0.368
0.121
0.182
0.542
Normal 0.678 0.427
0.442
0.678
0.536
0.637
Wgt. 0.465 0.268
0.445
0.465
0.425
0.618
=== Confusion Matrix === a b c <– classified as 172 30 87  a = Benign
94 35 160  b = Malignant
63 30 196  c = Normal
End
The attributes used were the nine texture parameters with the class as benign, malignant and normal . Based on the rule derived by testing 121 pairs of various mammogram images the rules are applied in classifying the new cases without prior knowledge of whether they were benign, malignant or normal[8].
An example of ID3 decision tree classification applied for a left benign case of mammogram MIAS dataset.
Node1
Cluster Prominence
Node2
Energy
Node3
Entropy
Error rate 0.5409
Values prediction
Value
Recall
1Precision
Benign
0.6090
0.4854
Malignant
0.0000
1.0000
Normal
0.7682
0.5771
Confusion matrix
Benign Malignant Normal Su Benign 176 0 113 2
Infn Measure >= 0.0050 then Class =
Normal (42.29 % of 525 examples)
ID3 parameters:
Size before split 200 Size after split 50 Max depth of leaves10
Goodness of split threshold 0.0300
Classifier performances
This rule is then applied for classifying the new dataset of segmented mammogram images as benign , malignant and normal cases automatically. The results of the prediction were checked with the clinically proven classification results by the radiologist and were found that the rule derived provides 100%
accuracy in classification.
Maligna nt
99 0 190 2
S.
No
No. of cases trained
No. of cases tested
Normal
Trained/ tested
Benign Trained/
tested
Malignan t
Trained/t ested
1
40
Pairs
20
Pairs
3/6
25/4
22/10
Table 4: No. of cases tested and trained
Normal 67 0 222 2
Sum 342 0 525 8
Table 1: Predicting Cancer stages
The size of the cancer is detected using the ellipsoid volume formula for the ROI using the formula
The classification accuracy obtained from these fixedorder trees can be compared with those from trees of different feature orders, as well as with those from trees of different feature combinations. The decision tree with the optimal feature combination and order for this task can thus be identified. Examples of the training and test results obtained in this study will be discussed below. It should be noted that, to use a trained decisiontree classifier, one has to choose the specific tree structure with the set of decision thresholds corresponding to the desired sensitivity (TPF) and specificity (~ FPF).The structure and the thresholds will be fixed during testing or application. The decision rule is indicated below
Infn Measure < 0.0450 then Class =
Benign (64.89 % of 262 examples)
Infn Measure >= 0.0450 then Class =
Malignant (62.34 % of 316 examples).
Statistical Method for stage prediction
Cancer stage is based on four characteristics:
the size of the cancer
whether the cancer is invasive or non invasive
whether cancer is in the lymph nodes whether the cancer has spread to other
parts of the body beyond the breast.
/6 x L x W x H and 1/2 x L x W x H.
Where Llength,WWidth and HHeight .
Of the entire sample of women diagnosed with invasive breast cancer, 51% had stage I; 26% stage II; 11% stage III; and 4% stage IV disease. The equation predicting stage IV disease achieved sensitivity of 81%, specificity
No. of
Cases detected
Size
Lymph node
Stage
51
<=2cm
Not Detected
I
26
3 cm
Partially
Detected
II
11
6 cm
Fully
Detected
III
4
>6cm
Spread found
other than lymph node
IV
89%, positive predictive value (PPV) 24%, and negative predictive value (NPV) 99%, while the equation distinguishing stage I/II from stage III disease achieved sensitivity 83%, specificity 78%, PPV 98%, and NPV 31%. The equations most accurately identified early stage disease and ascertained a sample in which 98% of patients were stage I or II.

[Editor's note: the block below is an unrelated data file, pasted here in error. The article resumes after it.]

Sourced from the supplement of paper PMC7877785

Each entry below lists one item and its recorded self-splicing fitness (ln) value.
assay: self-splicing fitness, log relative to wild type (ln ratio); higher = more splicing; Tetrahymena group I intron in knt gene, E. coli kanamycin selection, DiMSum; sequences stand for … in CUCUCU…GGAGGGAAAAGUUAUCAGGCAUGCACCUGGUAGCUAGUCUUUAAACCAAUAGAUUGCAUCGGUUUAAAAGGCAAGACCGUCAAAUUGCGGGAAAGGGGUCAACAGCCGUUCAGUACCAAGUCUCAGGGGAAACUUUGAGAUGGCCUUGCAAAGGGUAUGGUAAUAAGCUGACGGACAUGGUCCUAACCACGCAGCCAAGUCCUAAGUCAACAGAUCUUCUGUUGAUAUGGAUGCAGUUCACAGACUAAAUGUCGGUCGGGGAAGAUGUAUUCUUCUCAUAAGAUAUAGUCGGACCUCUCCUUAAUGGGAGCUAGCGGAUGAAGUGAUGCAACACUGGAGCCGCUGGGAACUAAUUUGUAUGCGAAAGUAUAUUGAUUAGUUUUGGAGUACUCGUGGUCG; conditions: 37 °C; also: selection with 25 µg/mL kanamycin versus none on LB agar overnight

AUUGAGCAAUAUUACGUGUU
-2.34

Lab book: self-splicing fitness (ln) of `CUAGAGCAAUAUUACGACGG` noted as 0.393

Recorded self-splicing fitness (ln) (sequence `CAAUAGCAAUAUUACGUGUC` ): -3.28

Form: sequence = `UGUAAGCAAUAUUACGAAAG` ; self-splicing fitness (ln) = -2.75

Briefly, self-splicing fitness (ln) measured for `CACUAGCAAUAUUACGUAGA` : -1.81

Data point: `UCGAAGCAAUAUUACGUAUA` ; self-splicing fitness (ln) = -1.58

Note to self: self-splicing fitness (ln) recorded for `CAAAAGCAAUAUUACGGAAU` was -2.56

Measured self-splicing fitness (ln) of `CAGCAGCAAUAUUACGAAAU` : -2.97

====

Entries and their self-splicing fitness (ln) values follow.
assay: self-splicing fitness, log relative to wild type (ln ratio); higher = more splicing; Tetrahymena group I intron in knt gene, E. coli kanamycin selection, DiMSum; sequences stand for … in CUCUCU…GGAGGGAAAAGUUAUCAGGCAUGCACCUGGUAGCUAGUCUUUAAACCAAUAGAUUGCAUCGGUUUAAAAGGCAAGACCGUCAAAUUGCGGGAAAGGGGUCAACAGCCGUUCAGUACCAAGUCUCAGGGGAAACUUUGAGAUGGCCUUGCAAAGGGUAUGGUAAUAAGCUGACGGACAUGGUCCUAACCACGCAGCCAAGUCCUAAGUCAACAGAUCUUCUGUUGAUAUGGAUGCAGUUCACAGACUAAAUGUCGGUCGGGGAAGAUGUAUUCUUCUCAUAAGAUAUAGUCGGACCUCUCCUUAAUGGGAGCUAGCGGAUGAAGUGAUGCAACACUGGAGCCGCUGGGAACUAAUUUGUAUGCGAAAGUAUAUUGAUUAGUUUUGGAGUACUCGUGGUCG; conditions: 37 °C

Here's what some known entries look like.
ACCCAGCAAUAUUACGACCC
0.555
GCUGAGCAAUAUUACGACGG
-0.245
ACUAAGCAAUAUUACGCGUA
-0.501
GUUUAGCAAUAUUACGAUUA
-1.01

suitable to deal with real problems which are nonlinear, non stationery and non Gaussian. The neural network classifier is used to generate a likelihood map of each mammogram using gabor feature as input to classifier.
A neural network for solving classification problem typically has N input neurons and M output neurons. The kth output neuron (1<=K<=M) is trained to output one for pattern belonging to the kth class. A single output neuron suffices in the case of a problem that involves two categories of classification.ID3 based multilayered perceptron facilitates the classification of non linear problems .It is simpler to isolate the problem if the number of hidden neurons are high. The proposed method for the system is learning by trial and error which consists of adjusting weights of the connections according to the IG parameter value derived from ID3
algorithm with Â±Eq=1/2(rQo 2
Table 5: Predicting Cancer stages


Multilayered feed forward neural network is used for training in this proposed method. Reason for choosing multilayer BPN is that it involves non parametric statistical properties. Unlike the classical statistical classification methods, such as bayes classifier
,no knowledge of the underlying probability distribution is needed by a neural network. It can learn the free parameters (weight and bias) through training by example. This makes it
Q)
Where rQ is Quadratic error among expected response and oQ is current response.
The feature set extracted from 285 gabor feature set classified using the ID3 based Decision tree induction is used to classify benign, malignant and normal cases .These feature sets are given as input to the network for training. The desired output from the network is whether the classification is malignant, benign or normal tissue. Four neurons are used in hidden layer and the nine feature sets are used in input layer. During the training session of the network a pair of pattern is presented, the
input pattern and target pattern (Malignant,Benign and Normal). At the output layer, the difference between the actual and target output yields an error signal. This error signal depends on the values of the weights of the neurons in each layer. This error is minimized and during these processes new values for the weights are obtained.
Data partition results:
Data partition results:
575 records to Training set (68.05%)
135 records to Validation set (15.98%)
135 records to Test set (15.98%) Data anomalies:
22 numeric outliers
Network architecture: [943]
Training algorithm: Online Back Propagation Number of iterations: 601
Time passed: 00:00:06